Composite image of multiple channels

I have 3 images, each a separate channel of the same sample.

c1 = rand(100,100)
c2 = rand(100,100)
c3 = rand(100,100)

I’d like to make a custom color gradient for each channel:

using Plots
pal = palette(:batlow,3)
grad1 = cgrad([:black, pal[1]])
grad2 = cgrad([:black,pal[2]])
grad3 = cgrad([:black,pal[3]])

and plot them each separately and together in a composite image:

fig = plot(layout = grid(1,4),

heatmap!(fig[1], c1, color=grad1)
heatmap!(fig[2], c2, color=grad2)
heatmap!(fig[3], c3, color=grad3)

But I’m not sure how to combine the channels to make the colored composite. Any tips?

An image of channels c1, c2, c3 can be defined as follows:

using Images
img= cat(c1, c2, c3; dims=3)
nimg= permutedims(img, (3, 1, 2))
img_rgb = colorview(RGB, nimg)

Is this the kind of image you intended to get?

Yes, I believe so, but how can I apply custom colorscales to each channel?

You have already defined the three heatmaps by mapping the values in c1, c2, respectively c3, to gradients.

Is there any reason to not use red, green, and blue for each of the individual channels? Otherwise there’s not really a sensible way to add three channels together without resorting to a luminance-based colorspace like YCbCr.

Accessibility, there are great palettes available for optimized perception for those who have and don’t have perfect color vision, e.g. this resource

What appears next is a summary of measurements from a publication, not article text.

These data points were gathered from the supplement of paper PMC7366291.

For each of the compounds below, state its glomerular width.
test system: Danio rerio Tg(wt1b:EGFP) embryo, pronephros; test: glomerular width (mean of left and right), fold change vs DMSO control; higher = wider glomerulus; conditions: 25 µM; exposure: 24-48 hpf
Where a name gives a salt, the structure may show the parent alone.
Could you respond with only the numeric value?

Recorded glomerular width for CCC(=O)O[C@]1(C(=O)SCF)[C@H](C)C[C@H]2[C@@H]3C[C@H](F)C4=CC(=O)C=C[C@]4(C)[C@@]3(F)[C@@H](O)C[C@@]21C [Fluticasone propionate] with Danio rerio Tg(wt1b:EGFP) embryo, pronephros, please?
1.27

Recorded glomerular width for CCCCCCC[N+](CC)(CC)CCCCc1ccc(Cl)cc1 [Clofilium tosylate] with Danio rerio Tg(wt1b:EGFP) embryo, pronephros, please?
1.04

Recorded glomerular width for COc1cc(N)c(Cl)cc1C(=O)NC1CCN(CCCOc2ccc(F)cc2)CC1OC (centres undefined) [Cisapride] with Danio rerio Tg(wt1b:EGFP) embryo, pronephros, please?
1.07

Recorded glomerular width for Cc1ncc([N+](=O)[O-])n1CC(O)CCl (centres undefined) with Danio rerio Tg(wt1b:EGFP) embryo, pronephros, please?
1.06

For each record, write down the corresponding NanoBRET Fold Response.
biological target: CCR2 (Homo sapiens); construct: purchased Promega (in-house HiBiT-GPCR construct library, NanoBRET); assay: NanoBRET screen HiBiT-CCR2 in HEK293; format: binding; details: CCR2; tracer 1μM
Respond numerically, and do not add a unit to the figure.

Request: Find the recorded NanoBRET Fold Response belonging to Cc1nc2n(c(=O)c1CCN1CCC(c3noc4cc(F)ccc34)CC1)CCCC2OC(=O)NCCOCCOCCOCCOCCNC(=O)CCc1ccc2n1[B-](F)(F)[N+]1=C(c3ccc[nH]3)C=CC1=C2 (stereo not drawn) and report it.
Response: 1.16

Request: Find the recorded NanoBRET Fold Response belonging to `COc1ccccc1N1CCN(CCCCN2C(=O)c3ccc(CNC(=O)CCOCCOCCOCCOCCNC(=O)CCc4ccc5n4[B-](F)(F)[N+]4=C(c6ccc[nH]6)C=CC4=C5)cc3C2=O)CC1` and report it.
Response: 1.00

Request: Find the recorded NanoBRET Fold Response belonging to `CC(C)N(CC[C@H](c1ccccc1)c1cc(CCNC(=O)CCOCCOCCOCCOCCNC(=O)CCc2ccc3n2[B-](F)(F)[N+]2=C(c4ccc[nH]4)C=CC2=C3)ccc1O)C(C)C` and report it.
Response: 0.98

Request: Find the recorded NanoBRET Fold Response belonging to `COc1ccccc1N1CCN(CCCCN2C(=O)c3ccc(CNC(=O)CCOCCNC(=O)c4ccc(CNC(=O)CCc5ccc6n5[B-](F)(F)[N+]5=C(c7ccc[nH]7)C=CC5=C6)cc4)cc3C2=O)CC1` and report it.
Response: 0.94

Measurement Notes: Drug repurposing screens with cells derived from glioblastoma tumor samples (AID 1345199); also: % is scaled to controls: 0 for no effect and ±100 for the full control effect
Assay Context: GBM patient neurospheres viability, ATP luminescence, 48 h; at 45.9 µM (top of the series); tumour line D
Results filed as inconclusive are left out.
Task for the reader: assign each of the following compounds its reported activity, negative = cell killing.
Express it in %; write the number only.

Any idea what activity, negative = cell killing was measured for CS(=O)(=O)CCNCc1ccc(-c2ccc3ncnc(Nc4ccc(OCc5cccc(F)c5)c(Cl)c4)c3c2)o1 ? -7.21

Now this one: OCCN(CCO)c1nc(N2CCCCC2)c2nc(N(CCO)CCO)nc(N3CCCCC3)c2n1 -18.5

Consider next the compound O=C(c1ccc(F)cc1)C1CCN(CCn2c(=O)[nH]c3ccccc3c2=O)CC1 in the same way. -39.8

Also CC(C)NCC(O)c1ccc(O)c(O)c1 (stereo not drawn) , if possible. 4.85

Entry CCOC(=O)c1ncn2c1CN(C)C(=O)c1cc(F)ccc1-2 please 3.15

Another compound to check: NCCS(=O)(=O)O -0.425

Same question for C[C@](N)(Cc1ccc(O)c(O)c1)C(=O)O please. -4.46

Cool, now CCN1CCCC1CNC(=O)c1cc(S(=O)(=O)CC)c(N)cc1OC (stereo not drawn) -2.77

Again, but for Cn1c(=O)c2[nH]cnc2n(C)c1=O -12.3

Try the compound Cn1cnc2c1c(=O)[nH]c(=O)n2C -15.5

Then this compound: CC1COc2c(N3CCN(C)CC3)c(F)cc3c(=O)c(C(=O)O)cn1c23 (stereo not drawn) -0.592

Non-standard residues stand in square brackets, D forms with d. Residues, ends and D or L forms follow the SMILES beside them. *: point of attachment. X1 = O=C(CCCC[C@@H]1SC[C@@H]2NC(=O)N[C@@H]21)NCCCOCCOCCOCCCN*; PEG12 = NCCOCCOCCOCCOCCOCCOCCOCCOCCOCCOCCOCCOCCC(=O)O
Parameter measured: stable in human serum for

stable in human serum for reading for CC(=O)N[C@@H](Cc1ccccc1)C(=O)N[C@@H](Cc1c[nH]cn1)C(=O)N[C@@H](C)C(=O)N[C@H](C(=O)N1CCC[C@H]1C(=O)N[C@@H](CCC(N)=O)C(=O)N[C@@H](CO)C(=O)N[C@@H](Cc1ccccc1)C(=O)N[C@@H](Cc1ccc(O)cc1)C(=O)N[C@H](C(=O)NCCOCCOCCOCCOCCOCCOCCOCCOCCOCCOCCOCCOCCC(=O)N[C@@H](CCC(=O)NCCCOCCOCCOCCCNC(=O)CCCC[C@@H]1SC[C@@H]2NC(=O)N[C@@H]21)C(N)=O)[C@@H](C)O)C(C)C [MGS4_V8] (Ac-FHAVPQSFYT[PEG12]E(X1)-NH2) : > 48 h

Accessibility is a worthy consideration, but at the end of the day, colorblindness typically involves the absence of one of three types of color-perceiving cells, and you can’t project a space onto a lower-dimensional subspace without losing information. Below are the averages of pairwise combinations of your chosen color gradients ((grad1, grad2), (grad2, grad3), (grad1, grad3)) with the remaining gradient value held constant, and with the protanopic version right below:

I don’t think that adds much perceptual value to a colorblind user, and the trichromatic majority are better-served by red/green/blue:

They’re in the gradients, but how do I get those gradients to display with colorview? When I use the snippet you shared, it simply makes it rainbow-colored.

I suppose that you intend to get an image having in each pixel the corresponding color in the heatmap. But the ColorGradient grad1, for example, is just a 2-element Array{RGBA{Float64},1}. heatmap associates to each c1-value the corresponding color in the ColorGradient, resulted by interpolating the two end colors. However we cannot access the color codes (resulted by interpolation), to associate an image to the heatmap.

When I use the snippet you shared, it simply makes it rainbow-colored:
I defined an image having as Red, Green, Blue components the values in c1, c2, respectively c3, as an answer to the vaguely formulated question: But I’m not sure how to combine the channels to make the colored composite. Any tips?

Yes, thanks for pointing out the ambiguity in the original question and for your time helping with this! … I’ll use an example with what I have in ImageJ to make it as concrete as possible. I think you summarized it well with “I suppose that you intend to get an image having in each pixel the corresponding color in the heatmap.”

I have two images with custom color mapping applied by making an interpolated LUT from black to the max RGB color value using ImageJ’s LUT Editor, similar to the gradient created with e.g. cgrad(:black, pal[1]):